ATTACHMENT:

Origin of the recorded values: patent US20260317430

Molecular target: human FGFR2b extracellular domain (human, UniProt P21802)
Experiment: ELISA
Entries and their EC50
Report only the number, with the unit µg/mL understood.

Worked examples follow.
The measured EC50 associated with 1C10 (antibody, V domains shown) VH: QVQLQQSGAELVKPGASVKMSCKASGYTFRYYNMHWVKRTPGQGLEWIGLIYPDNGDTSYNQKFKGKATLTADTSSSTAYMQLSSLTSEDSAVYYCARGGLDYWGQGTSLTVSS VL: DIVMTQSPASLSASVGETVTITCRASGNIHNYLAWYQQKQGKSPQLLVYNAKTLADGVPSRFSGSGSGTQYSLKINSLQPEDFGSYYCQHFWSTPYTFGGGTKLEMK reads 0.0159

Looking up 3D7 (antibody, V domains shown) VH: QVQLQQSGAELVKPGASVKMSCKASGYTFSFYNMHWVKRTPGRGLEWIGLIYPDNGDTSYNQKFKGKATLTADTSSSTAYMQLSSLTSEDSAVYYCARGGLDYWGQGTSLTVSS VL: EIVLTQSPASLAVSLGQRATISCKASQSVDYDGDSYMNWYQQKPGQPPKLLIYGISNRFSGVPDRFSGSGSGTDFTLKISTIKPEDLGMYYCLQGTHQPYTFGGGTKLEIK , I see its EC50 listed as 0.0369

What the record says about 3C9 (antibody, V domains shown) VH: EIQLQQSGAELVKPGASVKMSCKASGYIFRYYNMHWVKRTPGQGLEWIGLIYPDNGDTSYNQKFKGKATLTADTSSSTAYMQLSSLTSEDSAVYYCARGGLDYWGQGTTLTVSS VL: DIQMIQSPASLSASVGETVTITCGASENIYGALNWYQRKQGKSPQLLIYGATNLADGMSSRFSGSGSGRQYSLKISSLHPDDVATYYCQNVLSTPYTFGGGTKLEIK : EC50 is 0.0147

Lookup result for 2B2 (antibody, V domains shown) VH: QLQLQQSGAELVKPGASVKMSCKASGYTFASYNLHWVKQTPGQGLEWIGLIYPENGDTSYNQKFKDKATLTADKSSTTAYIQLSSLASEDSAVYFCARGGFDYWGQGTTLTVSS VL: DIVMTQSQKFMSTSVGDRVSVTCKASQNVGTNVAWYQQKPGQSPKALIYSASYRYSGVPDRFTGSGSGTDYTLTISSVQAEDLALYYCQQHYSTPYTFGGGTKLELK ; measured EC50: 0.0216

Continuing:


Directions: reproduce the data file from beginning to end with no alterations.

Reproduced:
Origin of the recorded values: patent US20260317430

Molecular target: human FGFR2b extracellular domain (human, UniProt P21802)
Experiment: ELISA
Entries and their EC50
Report only the number, with the unit µg/mL understood.

Worked examples follow.
The measured EC50 associated with 1C10 (antibody, V domains shown) VH: QVQLQQSGAELVKPGASVKMSCKASGYTFRYYNMHWVKRTPGQGLEWIGLIYPDNGDTSYNQKFKGKATLTADTSSSTAYMQLSSLTSEDSAVYYCARGGLDYWGQGTSLTVSS VL: DIVMTQSPASLSASVGETVTITCRASGNIHNYLAWYQQKQGKSPQLLVYNAKTLADGVPSRFSGSGSGTQYSLKINSLQPEDFGSYYCQHFWSTPYTFGGGTKLEMK reads 0.0159

Looking up 3D7 (antibody, V domains shown) VH: QVQLQQSGAELVKPGASVKMSCKASGYTFSFYNMHWVKRTPGRGLEWIGLIYPDNGDTSYNQKFKGKATLTADTSSSTAYMQLSSLTSEDSAVYYCARGGLDYWGQGTSLTVSS VL: EIVLTQSPASLAVSLGQRATISCKASQSVDYDGDSYMNWYQQKPGQPPKLLIYGISNRFSGVPDRFSGSGSGTDFTLKISTIKPEDLGMYYCLQGTHQPYTFGGGTKLEIK , I see its EC50 listed as 0.0369

What the record says about 3C9 (antibody, V domains shown) VH: EIQLQQSGAELVKPGASVKMSCKASGYIFRYYNMHWVKRTPGQGLEWIGLIYPDNGDTSYNQKFKGKATLTADTSSSTAYMQLSSLTSEDSAVYYCARGGLDYWGQGTTLTVSS VL: DIQMIQSPASLSASVGETVTITCGASENIYGALNWYQRKQGKSPQLLIYGATNLADGMSSRFSGSGSGRQYSLKISSLHPDDVATYYCQNVLSTPYTFGGGTKLEIK : EC50 is 0.0147

Lookup result for 2B2 (antibody, V domains shown) VH: QLQLQQSGAELVKPGASVKMSCKASGYTFASYNLHWVKQTPGQGLEWIGLIYPENGDTSYNQKFKDKATLTADKSSTTAYIQLSSLASEDSAVYFCARGGFDYWGQGTTLTVSS VL: DIVMTQSQKFMSTSVGDRVSVTCKASQNVGTNVAWYQQKPGQSPKALIYSASYRYSGVPDRFTGSGSGTDYTLTISSVQAEDLALYYCQQHYSTPYTFGGGTKLELK ; measured EC50: 0.0216

Continuing: